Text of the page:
Unilever's A-List Plan to Profit From Millenial Baby Love: Gadfly
Unilever has gone A-List.
After snapping up Dollar Shave Club, the cheeky razor blade subscription service, for $1 billion in July, Unilever has expressed an interest in buying actress Jessica Alba's natural consumer products company.
The mooted price tag for Honest, co-founded by Alba, is more than $1 billion -- significantly less than a $1.7 billion valuation put on the company in a fundraising round last year, according to the Wall Street Journal.
Honest generates sales of $300 million, according to the report, so if the deal does go ahead, Unilever would still be paying a pretty top-notch price. Deals worth $500 million to $2 billion for food, beverage, personal care and household goods targets struck over the past two years had a median revenue multiple of 2.1 , according to Bloomberg data. Unilever declined to comment.
The possible purchase continues the trend for fusty consumer goods companies to snap up companies that make sort of products that appeal to millennials -- and pay up to do so.
This has already led to some pretty pricey M&A. Think Danone's $10 billion purchase of WhiteWave, the U.S. maker of dairy alternatives, and Johnson & Johnson's $3.3 billion acquisition of Vogue International, maker of OGX shampoo. Most recently, Prosiebensat.1 snapped up dating website Parship Elite for 300 million euros ($335.1 million).
At least Unilever buying Honest would fit with its strategy of lessening its reliance on food and developing its higher-margin personal care business. So far it has focused on premium skincare, adding brands such as Murad, Dermalogica and Ren to its stable.
Honest would provide it with an entrée into the market for natural household and beauty products, as well as diapers. Many of Honest's products are for children. That's a particularly fast-growing part of the market, says Deborah Aitken, analyst at Bloomberg Intelligence, as raised health awareness and increased demand for natural ingredients in adults transfers to the sorts of products they want for their children.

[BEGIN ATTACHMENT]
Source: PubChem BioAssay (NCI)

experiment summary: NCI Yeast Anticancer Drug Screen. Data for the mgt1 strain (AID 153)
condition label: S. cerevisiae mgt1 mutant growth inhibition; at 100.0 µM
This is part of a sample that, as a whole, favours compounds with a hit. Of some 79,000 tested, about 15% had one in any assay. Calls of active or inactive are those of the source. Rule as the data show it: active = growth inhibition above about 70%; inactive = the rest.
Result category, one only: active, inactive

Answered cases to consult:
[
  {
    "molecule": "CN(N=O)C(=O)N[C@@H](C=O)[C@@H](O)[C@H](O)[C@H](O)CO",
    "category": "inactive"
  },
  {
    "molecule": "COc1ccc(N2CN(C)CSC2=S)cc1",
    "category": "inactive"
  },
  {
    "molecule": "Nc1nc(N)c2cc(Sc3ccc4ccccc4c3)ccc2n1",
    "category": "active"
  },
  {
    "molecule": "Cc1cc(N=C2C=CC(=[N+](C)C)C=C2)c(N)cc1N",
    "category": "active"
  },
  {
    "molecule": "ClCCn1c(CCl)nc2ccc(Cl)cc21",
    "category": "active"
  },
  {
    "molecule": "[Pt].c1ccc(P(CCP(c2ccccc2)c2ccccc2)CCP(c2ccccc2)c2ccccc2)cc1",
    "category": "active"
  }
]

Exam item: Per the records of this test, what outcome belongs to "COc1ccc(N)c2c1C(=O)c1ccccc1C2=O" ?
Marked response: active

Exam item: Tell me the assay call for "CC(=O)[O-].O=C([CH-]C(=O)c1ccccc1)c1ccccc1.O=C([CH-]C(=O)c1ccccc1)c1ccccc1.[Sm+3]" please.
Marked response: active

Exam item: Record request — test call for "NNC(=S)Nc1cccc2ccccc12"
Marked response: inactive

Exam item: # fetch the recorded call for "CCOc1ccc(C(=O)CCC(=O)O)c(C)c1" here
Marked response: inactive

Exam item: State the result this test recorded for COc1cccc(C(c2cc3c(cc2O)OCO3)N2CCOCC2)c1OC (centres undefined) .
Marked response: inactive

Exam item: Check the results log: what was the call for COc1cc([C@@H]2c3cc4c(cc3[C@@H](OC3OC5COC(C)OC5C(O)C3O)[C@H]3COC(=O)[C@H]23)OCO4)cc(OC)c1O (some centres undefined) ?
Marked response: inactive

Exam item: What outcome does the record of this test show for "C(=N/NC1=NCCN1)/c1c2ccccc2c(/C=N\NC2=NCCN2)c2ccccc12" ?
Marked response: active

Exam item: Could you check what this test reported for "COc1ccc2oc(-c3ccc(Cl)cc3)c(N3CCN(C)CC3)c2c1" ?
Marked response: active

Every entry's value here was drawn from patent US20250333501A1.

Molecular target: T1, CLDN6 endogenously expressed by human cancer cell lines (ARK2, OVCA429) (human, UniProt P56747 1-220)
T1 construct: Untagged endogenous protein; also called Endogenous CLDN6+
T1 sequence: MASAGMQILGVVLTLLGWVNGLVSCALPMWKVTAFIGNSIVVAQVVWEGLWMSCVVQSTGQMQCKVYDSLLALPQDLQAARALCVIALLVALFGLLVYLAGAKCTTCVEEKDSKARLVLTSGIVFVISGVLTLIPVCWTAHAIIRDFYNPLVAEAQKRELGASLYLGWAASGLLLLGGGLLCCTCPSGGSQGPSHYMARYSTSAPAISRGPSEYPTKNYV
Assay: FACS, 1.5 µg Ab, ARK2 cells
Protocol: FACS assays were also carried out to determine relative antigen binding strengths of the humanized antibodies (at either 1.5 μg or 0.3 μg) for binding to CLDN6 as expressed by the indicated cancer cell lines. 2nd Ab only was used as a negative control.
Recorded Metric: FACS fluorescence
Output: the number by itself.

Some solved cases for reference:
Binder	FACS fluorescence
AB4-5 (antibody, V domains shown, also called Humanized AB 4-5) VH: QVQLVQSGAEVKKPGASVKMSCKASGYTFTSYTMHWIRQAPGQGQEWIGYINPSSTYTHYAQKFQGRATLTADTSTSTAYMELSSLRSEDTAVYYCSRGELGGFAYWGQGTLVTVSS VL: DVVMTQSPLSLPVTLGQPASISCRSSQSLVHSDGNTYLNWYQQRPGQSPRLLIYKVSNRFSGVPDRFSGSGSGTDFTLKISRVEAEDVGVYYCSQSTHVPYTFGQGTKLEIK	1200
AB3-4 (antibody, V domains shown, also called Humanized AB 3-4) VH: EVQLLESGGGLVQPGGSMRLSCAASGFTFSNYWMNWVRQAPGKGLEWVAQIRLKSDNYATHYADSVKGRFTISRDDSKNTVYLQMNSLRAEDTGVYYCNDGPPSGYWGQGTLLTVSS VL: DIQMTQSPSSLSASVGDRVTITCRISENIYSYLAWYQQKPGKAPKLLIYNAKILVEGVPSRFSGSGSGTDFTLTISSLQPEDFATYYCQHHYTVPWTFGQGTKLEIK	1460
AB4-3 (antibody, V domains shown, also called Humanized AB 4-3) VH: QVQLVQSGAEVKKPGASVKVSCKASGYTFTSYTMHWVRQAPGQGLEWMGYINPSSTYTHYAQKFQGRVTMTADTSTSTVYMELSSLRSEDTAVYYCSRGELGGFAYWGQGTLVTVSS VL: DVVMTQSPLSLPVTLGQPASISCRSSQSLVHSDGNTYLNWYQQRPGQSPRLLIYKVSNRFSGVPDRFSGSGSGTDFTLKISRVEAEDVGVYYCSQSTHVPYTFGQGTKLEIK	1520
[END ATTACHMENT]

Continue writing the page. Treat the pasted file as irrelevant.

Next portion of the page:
Unilever chief executive Paul Polman has also put sustainability at the heart of his strategy. So in finding a home in Unilever, there might be less of a clash between Honest's green goals and the constraints of a big corporate parent.
With Honest selling mostly through online subscriptions, Unilever would increase its exposure to selling via the internet. That should also give it better information about customers, particularly the many millennial mothers who buy from Honest.
But as well as the price tag, the potential deal has other risks. Last year Honest defended its sunscreen in a blog post on its website, amid complaints from consumers that they got a sunburn after using the product. Unilever will need all its product innovation and development skills to make sure such incidents don’t happen on its watch.
Investors so far seem less than enthusiastic -- shares in Unilever fell slightly on Friday morning. In contrast, they rose on the day when the company announced the Dollar Shave deal.
But given the huge increase in the market for childrens' products, the deal makes some sense. And as my colleague Chris Hughes has argued, the task of building nimble start-ups from scratch is just too onerous for the big consumer goods companies. They have little choice but to acquire if they are to reach young customers.
As Honest may demonstrate, that means an A-List price tag too.
--With assistance from Gadfly's Tara Lachapelle and Chris Hughes
This column does not necessarily reflect the opinion of Bloomberg LP and its owners.
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